Chernobyl travel in 2011; Comic-Con tickets to go on sale... again; net neutrality and more
Links to know:
Odd news: Vacation in Chernobyl
The levels of radiation are still at a dangerous level. The name is synonymous with man-made disaster. And it could be your next vacation spot. The Ukraine government has announced plans to open the 30-mile radius "exclusion zone" around the nuclear reactor that exploded in 1986 in Chernobyl.
The down side: The area still has radiation levels at higher than normal. The plus side: Plant and animal life have thrived there, creating a biodiversity unlike in many other areas in the world. It also has all the elements of a modern-day Pompeii, as the buildings were abandoned and have been left untouched for years. Photographs of the area show the incredible ruins of a disaster froze in time.
Odd news: Sex lives of presidents according to Larry Flynt.
It's a book and the above subhead pretty much sums it up. Here's one tidbit: "Franklin Roosevelt: His affairs boosted his self-confidence, which 'was essential to his unique ability to rally the country during the Great Depression and World War II. By pumping up FDR, [his mistresses] Lucy and Missy did the nation and world a great service.'" To read more about it, check out the Political Bookworm blog.
Tech news: FCC proposal on net neutrality is 'weak'
Despite hopes that a new FCC proposal on net neutrality would curb broadband companies from imposing charges for the use of their network, the opposite is true. The proposal will allow for companies such as Comcast to prioritize its own content, giving better speed rates to it and its partners' products. Internet companies, such as Netflix, Amazon and Skype, have stepped up their lobbying of the FCC asking for a proposal that will not allow this type of paid-prioritizing to occur.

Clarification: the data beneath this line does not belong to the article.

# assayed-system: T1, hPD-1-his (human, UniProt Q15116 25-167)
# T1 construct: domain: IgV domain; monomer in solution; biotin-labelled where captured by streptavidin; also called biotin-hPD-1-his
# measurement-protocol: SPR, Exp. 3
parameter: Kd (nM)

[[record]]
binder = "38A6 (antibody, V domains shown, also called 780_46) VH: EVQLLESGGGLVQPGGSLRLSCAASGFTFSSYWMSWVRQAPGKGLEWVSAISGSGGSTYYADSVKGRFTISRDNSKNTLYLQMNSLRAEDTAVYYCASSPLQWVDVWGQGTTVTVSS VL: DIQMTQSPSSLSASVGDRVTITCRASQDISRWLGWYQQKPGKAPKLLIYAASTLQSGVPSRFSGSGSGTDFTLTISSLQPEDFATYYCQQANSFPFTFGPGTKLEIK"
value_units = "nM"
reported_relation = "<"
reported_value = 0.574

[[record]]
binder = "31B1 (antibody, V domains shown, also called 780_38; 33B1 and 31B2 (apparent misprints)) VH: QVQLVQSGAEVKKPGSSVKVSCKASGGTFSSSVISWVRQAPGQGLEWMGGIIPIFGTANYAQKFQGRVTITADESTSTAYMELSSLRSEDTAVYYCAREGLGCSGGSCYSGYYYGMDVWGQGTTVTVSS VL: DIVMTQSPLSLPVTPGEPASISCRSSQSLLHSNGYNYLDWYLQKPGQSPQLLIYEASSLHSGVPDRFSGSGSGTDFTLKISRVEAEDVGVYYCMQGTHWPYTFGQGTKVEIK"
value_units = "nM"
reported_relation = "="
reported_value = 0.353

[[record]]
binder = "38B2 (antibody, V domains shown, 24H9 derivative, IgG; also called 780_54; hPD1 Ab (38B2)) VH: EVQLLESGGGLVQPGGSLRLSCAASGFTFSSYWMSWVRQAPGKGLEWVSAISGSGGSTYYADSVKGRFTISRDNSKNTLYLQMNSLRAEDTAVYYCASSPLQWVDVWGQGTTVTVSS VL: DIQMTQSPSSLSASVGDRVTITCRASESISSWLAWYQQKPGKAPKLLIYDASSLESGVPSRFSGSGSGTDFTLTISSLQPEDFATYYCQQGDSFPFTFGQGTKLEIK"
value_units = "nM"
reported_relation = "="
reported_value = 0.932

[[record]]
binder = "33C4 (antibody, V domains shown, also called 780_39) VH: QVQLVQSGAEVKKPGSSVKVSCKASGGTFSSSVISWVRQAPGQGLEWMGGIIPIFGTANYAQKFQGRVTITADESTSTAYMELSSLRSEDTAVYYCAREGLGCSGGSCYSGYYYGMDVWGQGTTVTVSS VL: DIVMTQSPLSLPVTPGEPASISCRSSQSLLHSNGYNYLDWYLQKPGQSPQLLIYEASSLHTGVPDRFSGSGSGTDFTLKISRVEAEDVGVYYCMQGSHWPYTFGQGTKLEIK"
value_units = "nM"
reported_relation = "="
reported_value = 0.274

Geek news: Comic-Con tickets: Third time a charm?
Twice Comic-Con has tried to sell fans tickets to the 2011 nerd prom extraordinaire that takes place every year in San Diego. Twice this year, the online booking system was overloaded with requests and had to shutter operations. The site was getting 250 hits a second, the San Diego Union Tribune reports. Comic-Con announced it has a new system in place and will run an initial sale of 1,000 tickets Wednesday morning to see if it can withstand the request onslaught. Last year about 130,000 people attended the four-day convention.
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